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As if polo weren’t obscure enough—one of the world’s oldest team sports, played on horseback by mallet-swinging riders—a Swiss hotelier decided to host a game on a frozen lake in St. Moritz in 1985. Thus, snow polo was born and has since been played in Austria, China, France, Germany, Italy, Russia, and Spain. Today, however, the winter version of the aristocratic pursuit is only regularly on display in two places in the world: Switzerland, where the Snow Polo World Cup St. Moritz is held every January, and…Colorado.
A match was first played in Aspen in 2010, but the spectacle that is now the St. Regis World Snow Polo Championship, held annually in December, really got going after Marc and Melissa Ganzi founded the Aspen Valley Polo Club in 2014. Since then, the club has hosted Prince Harry, Duke of Sussex, for multiple charity matches at its summer fields in Carbondale, including one this past August.
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Its winter event, however, is even more ritzy, drawing sponsors like Swiss watchmaker Richard Mille, Lugano Diamonds, NetJets, and superyacht broker Edmiston in addition to A-listers such as Kate Hudson, Rebel Wilson, Mariah Carey, and Anna Kendrick. “This is certainly the most celebrity-driven and flashiest polo tournament in the country,” says George J. DuPont Jr., executive director of Florida’s Museum of Polo and Hall of Fame.
It may come as a surprise, then, that anyone can spectate the St. Regis World Snow Polo Championship, hosted by the Aspen Valley Polo Club, for free. (Access to VIP areas starts at $550.) As part of their effort to grow the sport, the Ganzis also open up a variety of summer events to the public, and it seems to be paying off, as their club has increased its membership by 75 percent over the past five seasons.
This year’s winter extravaganza in Aspen’s Rio Grande Park will begin on Tuesday, December 20, when seven teams of three riders each will face off in roughly 2.5-hour-long matches. (Argentinian-born Ignacio “Nacho” Figueras Bermejo, a Ralph Lauren model and arguably the most famous current polo player in the world, rides for the Aspen Valley Polo Club in summer and is a regular at the snow polo tournament.) The round-robin play leads up to two final games on Wednesday, December 21.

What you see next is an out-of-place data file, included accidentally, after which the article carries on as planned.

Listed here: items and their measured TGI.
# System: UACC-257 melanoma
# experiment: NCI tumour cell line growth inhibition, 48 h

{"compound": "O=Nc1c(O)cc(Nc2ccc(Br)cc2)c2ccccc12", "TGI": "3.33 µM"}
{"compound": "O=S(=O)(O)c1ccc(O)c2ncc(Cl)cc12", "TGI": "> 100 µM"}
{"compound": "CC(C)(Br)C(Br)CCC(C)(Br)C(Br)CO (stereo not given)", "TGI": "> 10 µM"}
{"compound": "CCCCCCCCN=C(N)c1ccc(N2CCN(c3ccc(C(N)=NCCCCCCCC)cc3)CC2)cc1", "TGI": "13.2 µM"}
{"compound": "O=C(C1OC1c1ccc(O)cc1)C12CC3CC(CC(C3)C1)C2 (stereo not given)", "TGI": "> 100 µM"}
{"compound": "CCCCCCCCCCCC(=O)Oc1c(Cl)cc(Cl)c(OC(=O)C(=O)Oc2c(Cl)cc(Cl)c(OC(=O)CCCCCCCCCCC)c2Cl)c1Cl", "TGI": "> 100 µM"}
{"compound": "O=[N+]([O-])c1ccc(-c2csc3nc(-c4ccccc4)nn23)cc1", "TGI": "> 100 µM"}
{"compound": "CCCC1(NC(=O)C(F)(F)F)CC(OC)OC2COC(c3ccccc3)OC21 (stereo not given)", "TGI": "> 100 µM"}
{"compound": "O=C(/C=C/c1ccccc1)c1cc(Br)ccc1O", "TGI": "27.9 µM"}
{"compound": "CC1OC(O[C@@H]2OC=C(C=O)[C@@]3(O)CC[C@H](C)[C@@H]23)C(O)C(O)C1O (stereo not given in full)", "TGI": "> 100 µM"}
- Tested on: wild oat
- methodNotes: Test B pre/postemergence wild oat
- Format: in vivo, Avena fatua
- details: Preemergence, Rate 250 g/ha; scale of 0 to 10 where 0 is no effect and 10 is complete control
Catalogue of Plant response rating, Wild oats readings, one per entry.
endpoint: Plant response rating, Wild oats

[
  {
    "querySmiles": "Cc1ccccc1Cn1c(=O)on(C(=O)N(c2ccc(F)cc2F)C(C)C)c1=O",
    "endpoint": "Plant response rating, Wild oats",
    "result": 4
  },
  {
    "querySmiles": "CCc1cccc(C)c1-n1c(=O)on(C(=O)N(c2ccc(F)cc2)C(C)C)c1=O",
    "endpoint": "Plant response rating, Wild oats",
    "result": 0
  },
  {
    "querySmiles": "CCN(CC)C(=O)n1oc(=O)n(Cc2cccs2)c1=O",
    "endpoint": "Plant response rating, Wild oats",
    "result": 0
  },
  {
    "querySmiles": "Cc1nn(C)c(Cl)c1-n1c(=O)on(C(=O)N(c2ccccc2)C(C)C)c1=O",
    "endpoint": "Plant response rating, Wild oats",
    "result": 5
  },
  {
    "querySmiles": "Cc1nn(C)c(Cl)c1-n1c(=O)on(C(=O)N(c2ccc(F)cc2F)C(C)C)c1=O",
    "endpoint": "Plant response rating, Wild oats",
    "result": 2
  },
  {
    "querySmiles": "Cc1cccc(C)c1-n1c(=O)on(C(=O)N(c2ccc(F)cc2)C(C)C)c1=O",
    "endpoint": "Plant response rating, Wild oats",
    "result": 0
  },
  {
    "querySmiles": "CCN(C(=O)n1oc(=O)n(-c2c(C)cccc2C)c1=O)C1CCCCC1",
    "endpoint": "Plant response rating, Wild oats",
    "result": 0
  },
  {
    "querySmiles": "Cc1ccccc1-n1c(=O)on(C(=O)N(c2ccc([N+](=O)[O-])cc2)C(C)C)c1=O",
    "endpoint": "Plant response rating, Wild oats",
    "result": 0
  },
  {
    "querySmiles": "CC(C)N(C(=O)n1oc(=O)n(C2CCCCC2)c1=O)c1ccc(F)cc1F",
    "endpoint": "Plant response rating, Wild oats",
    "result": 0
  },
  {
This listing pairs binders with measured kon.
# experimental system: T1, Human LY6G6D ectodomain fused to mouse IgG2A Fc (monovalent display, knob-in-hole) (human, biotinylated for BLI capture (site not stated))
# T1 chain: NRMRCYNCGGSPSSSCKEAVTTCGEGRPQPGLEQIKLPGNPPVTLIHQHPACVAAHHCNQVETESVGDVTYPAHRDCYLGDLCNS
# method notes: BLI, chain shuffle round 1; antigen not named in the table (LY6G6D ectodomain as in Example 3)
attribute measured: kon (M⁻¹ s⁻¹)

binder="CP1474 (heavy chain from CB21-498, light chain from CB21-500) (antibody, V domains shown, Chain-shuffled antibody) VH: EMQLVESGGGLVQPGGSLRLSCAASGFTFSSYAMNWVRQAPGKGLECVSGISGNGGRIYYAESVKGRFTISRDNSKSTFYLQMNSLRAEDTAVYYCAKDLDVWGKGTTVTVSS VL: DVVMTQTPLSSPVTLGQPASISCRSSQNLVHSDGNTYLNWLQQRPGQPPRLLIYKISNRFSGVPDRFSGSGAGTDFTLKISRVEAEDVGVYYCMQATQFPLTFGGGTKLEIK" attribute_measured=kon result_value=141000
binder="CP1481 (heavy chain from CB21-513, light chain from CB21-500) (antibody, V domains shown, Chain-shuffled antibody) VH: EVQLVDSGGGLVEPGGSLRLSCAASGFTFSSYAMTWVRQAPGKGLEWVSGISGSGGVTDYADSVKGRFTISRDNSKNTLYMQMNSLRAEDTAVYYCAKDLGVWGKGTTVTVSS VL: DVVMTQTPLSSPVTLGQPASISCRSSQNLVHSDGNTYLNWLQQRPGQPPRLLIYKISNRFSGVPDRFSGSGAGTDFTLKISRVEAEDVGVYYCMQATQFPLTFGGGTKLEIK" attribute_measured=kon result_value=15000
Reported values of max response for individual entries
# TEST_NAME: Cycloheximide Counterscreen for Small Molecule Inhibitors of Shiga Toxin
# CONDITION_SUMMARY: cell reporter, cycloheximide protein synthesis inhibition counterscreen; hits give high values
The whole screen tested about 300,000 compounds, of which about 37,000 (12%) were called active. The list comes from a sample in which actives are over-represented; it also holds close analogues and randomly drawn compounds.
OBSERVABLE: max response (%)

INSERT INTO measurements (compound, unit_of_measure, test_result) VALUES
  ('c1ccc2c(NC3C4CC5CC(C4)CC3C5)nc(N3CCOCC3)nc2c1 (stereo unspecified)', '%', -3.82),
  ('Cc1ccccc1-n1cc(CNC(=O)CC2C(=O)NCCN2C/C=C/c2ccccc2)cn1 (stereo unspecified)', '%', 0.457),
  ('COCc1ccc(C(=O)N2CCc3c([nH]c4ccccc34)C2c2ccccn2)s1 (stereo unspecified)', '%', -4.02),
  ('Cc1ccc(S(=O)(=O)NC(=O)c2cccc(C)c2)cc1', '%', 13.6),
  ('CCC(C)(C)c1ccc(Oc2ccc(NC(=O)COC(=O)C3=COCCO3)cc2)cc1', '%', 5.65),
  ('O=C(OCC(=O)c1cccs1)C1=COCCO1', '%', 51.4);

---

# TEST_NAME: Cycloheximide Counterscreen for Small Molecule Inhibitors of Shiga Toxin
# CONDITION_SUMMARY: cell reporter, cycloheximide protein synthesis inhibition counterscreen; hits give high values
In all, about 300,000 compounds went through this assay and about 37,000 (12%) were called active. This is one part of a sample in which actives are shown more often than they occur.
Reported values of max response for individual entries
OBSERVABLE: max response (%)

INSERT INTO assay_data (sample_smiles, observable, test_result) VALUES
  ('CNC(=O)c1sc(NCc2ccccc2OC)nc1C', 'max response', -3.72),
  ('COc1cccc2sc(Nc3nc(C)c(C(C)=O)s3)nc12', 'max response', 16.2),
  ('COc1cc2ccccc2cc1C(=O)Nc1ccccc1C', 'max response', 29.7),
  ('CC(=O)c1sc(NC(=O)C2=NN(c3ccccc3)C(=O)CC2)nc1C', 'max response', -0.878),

If you can’t make the Aspen tournament, you may not have to wait until next December to have another chance to see polo played in snow, though: After a nearly 70-year hiatus, the Broadmoor, which used to host world-famous players on its expansive grounds, is bringing the game back to Colorado Springs via the Winter Polo Classic (from $35) on February 25.
“We have great partners at the Colorado State University Polo Club who will bring their ponies to the tournament,” says Nicholas Francoeur, polo operations partner with the Broadmoor. “It’s amazing that we can resurrect the sport and give it a new chapter that acknowledges the past, with a fresh twist”—meaning, the possibility of snow on the outdoor field of the Norris Penrose Event Center. If that happens, Francoeur says, “we would switch out the horseshoes and then I suppose we, too, would have our own snow polo.”
Ready to spectate? Here, everything you need to fit in at a winter polo match—in addition to your chicest outerwear, of course.